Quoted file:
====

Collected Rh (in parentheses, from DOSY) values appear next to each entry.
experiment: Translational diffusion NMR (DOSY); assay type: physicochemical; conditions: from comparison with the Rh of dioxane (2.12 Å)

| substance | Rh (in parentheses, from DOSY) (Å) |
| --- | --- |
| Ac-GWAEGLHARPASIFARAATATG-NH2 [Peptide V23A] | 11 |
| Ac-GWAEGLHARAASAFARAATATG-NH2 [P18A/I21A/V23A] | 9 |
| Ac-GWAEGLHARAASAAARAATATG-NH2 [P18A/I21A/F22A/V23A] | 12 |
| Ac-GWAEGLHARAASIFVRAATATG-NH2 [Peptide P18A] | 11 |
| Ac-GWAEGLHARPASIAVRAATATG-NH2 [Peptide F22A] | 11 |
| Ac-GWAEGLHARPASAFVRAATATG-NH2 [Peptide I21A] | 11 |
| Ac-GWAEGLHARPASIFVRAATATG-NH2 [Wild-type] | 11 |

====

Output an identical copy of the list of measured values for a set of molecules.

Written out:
Collected Rh (in parentheses, from DOSY) values appear next to each entry.
experiment: Translational diffusion NMR (DOSY); assay type: physicochemical; conditions: from comparison with the Rh of dioxane (2.12 Å)

| substance | Rh (in parentheses, from DOSY) (Å) |
| --- | --- |
| Ac-GWAEGLHARPASIFARAATATG-NH2 [Peptide V23A] | 11 |
| Ac-GWAEGLHARAASAFARAATATG-NH2 [P18A/I21A/V23A] | 9 |
| Ac-GWAEGLHARAASAAARAATATG-NH2 [P18A/I21A/F22A/V23A] | 12 |
| Ac-GWAEGLHARAASIFVRAATATG-NH2 [Peptide P18A] | 11 |
| Ac-GWAEGLHARPASIAVRAATATG-NH2 [Peptide F22A] | 11 |
| Ac-GWAEGLHARPASAFVRAATATG-NH2 [Peptide I21A] | 11 |
| Ac-GWAEGLHARPASIFVRAATATG-NH2 [Wild-type] | 11 |